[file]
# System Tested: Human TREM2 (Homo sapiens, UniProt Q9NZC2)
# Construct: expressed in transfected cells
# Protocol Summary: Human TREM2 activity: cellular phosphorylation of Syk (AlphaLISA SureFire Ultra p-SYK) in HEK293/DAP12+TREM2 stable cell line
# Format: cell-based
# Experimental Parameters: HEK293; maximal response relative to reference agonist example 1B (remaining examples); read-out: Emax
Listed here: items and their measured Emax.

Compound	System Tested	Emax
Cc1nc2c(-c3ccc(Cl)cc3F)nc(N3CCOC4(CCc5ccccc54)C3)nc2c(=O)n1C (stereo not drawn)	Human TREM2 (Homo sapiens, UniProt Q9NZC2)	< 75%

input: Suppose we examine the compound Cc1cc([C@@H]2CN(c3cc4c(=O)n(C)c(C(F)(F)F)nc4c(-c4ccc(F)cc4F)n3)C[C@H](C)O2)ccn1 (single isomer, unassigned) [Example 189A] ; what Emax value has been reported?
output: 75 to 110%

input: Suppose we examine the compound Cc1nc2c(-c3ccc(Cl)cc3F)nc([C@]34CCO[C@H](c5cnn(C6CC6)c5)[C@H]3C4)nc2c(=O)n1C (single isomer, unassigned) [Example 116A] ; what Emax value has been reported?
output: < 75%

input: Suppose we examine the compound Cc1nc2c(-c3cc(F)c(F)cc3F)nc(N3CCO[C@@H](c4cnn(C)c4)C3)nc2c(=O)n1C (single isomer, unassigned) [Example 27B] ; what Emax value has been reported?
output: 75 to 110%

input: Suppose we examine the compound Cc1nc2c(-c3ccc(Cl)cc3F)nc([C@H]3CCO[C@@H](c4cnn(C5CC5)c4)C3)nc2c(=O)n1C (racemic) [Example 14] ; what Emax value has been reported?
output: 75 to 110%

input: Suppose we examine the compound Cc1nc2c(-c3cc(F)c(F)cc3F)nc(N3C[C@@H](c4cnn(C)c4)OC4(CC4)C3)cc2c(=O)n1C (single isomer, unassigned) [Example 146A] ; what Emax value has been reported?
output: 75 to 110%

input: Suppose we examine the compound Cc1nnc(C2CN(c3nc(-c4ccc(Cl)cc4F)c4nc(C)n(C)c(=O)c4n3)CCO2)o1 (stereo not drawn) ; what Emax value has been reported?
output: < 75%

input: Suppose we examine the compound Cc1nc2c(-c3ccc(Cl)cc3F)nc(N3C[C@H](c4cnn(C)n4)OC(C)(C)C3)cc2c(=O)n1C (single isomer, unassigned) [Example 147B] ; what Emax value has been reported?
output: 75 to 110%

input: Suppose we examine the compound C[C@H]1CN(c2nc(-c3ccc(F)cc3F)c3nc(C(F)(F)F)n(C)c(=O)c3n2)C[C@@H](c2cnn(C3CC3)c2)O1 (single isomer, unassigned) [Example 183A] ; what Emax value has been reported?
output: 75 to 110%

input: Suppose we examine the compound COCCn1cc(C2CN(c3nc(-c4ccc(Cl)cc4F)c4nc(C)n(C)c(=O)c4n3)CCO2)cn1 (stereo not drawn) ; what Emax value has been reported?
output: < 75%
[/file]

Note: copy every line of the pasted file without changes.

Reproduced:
# System Tested: Human TREM2 (Homo sapiens, UniProt Q9NZC2)
# Construct: expressed in transfected cells
# Protocol Summary: Human TREM2 activity: cellular phosphorylation of Syk (AlphaLISA SureFire Ultra p-SYK) in HEK293/DAP12+TREM2 stable cell line
# Format: cell-based
# Experimental Parameters: HEK293; maximal response relative to reference agonist example 1B (remaining examples); read-out: Emax
Listed here: items and their measured Emax.

Compound	System Tested	Emax
Cc1nc2c(-c3ccc(Cl)cc3F)nc(N3CCOC4(CCc5ccccc54)C3)nc2c(=O)n1C (stereo not drawn)	Human TREM2 (Homo sapiens, UniProt Q9NZC2)	< 75%

input: Suppose we examine the compound Cc1cc([C@@H]2CN(c3cc4c(=O)n(C)c(C(F)(F)F)nc4c(-c4ccc(F)cc4F)n3)C[C@H](C)O2)ccn1 (single isomer, unassigned) [Example 189A] ; what Emax value has been reported?
output: 75 to 110%

input: Suppose we examine the compound Cc1nc2c(-c3ccc(Cl)cc3F)nc([C@]34CCO[C@H](c5cnn(C6CC6)c5)[C@H]3C4)nc2c(=O)n1C (single isomer, unassigned) [Example 116A] ; what Emax value has been reported?
output: < 75%

input: Suppose we examine the compound Cc1nc2c(-c3cc(F)c(F)cc3F)nc(N3CCO[C@@H](c4cnn(C)c4)C3)nc2c(=O)n1C (single isomer, unassigned) [Example 27B] ; what Emax value has been reported?
output: 75 to 110%

input: Suppose we examine the compound Cc1nc2c(-c3ccc(Cl)cc3F)nc([C@H]3CCO[C@@H](c4cnn(C5CC5)c4)C3)nc2c(=O)n1C (racemic) [Example 14] ; what Emax value has been reported?
output: 75 to 110%

input: Suppose we examine the compound Cc1nc2c(-c3cc(F)c(F)cc3F)nc(N3C[C@@H](c4cnn(C)c4)OC4(CC4)C3)cc2c(=O)n1C (single isomer, unassigned) [Example 146A] ; what Emax value has been reported?
output: 75 to 110%

input: Suppose we examine the compound Cc1nnc(C2CN(c3nc(-c4ccc(Cl)cc4F)c4nc(C)n(C)c(=O)c4n3)CCO2)o1 (stereo not drawn) ; what Emax value has been reported?
output: < 75%

input: Suppose we examine the compound Cc1nc2c(-c3ccc(Cl)cc3F)nc(N3C[C@H](c4cnn(C)n4)OC(C)(C)C3)cc2c(=O)n1C (single isomer, unassigned) [Example 147B] ; what Emax value has been reported?
output: 75 to 110%

input: Suppose we examine the compound C[C@H]1CN(c2nc(-c3ccc(F)cc3F)c3nc(C(F)(F)F)n(C)c(=O)c3n2)C[C@@H](c2cnn(C3CC3)c2)O1 (single isomer, unassigned) [Example 183A] ; what Emax value has been reported?
output: 75 to 110%

input: Suppose we examine the compound COCCn1cc(C2CN(c3nc(-c4ccc(Cl)cc4F)c4nc(C)n(C)c(=O)c4n3)CCO2)cn1 (stereo not drawn) ; what Emax value has been reported?
output: < 75%